September 13, 2011
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Austerity, and more austerity.
The bosses demand that U.S. workers work harder for less; they demand it of Chinese workers; and they are demanding it across Europe — where a better-organized working class is waging at least symbolic strikes and other protests, though as yet there has been no genuine general strike.
The New York Times publishes a column suggesting that the only way to “discipline” Greek workers to get them to accept their fate is to expel Greece from the Euro zone. Then the drachma can find its own level, and impersonal market forces can reduce Greek workers’ standard of level to the appropriate level. “Greece may require living standards to decline by as much as 40 percent to become competitive.”
This can’t be done through the political process, columnist Martin Hutchinson suggests, because Greek workers would never accept it. But “free markets” can do the dirty work if people just get out of the way. The resulting decline in living standards would encourage other European governments to impose austerity measures and “reforms.”
And this is indeed the way “free markets” work, if you leave the bosses free to do as they choose. If workers want to hold onto what little we have, let alone make any progress, we have to organize to accomplish the task.
September 12, 2011
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We are still accepting articles and other material for this special issue…
CALL FOR PAPERS FOR A SPECIAL ISSUE ON PARTICIPATORY ECONOMICS (PARECON)
Anarcho-Syndicalist Review (http://syndicalist.us) is planning a special issue on Participatory Economics, which continues to draw attention from many anarchists interested in how economic life might be organized in a post-revolutionary society. We are seeking book reviews, critiques and other material that engages Parecon both as economic theory and political practice. Among the materials we are interested in are an overall summary and critique of the proposal, using the major texts; reviews of recent work including Robin Hahnel’s Economic Justice and Democracy: From Competition to Cooperation and Chris Spannos’s anthology, Real Utopia: Participatory Society for the 21st Century; evaluation of Parecon’s strategy proposals; and a review of previous debates and criticisms. We welcome other ideas.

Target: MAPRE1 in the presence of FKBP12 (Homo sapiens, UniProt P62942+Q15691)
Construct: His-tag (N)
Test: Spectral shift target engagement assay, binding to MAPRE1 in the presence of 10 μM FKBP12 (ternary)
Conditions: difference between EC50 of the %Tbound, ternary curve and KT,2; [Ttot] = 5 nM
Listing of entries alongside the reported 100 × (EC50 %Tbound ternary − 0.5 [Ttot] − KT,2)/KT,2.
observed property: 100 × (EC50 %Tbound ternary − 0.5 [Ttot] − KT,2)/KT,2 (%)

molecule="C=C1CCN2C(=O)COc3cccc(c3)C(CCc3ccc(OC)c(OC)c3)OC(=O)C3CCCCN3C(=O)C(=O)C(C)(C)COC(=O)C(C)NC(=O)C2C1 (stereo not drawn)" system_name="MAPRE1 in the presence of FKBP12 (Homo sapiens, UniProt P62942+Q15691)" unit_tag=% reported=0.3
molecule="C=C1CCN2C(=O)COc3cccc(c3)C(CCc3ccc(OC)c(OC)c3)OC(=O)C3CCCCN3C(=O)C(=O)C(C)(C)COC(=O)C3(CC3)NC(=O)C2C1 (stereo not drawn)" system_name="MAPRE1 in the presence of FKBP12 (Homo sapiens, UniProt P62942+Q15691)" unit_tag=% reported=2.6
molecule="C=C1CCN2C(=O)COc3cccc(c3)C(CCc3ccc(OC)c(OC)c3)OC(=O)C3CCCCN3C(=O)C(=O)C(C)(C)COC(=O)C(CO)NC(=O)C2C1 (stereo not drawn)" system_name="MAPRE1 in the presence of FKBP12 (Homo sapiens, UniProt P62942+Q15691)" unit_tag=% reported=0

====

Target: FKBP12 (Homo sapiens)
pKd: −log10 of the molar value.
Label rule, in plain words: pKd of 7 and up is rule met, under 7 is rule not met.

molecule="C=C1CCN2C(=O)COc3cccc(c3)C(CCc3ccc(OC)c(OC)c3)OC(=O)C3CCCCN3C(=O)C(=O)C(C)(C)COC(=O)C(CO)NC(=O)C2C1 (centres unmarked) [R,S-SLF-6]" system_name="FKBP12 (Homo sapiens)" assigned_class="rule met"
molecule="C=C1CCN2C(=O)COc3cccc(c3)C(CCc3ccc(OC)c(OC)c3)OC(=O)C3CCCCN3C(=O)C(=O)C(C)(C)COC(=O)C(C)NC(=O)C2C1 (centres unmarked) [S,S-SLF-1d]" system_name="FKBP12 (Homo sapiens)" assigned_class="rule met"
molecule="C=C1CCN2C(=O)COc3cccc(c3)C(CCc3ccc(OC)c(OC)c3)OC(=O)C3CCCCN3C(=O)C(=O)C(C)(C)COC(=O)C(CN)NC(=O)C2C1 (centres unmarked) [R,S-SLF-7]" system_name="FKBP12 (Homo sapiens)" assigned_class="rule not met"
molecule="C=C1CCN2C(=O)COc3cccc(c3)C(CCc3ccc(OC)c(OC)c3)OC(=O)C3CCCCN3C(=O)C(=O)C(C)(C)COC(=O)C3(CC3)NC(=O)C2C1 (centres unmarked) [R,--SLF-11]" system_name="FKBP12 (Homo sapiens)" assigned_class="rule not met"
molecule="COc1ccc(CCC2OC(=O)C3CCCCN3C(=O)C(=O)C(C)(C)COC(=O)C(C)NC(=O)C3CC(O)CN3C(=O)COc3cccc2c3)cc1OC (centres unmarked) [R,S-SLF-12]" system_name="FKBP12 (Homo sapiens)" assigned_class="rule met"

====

While the ASR editorial collective remains deeply critical of the Parecon project (as we have been from the start), we are open to materials from a variety of standpoints. Our goal is to offer a substantive review and assessment of what has become one of the best-known visions for implementing a libertarian socialist economy, as part of our ongoing series of articles exploring anarchist economics. We hope to receive submissions for this special issue by Dec. 15, 2011, and would be glad to discuss specific proposals with authors in advance.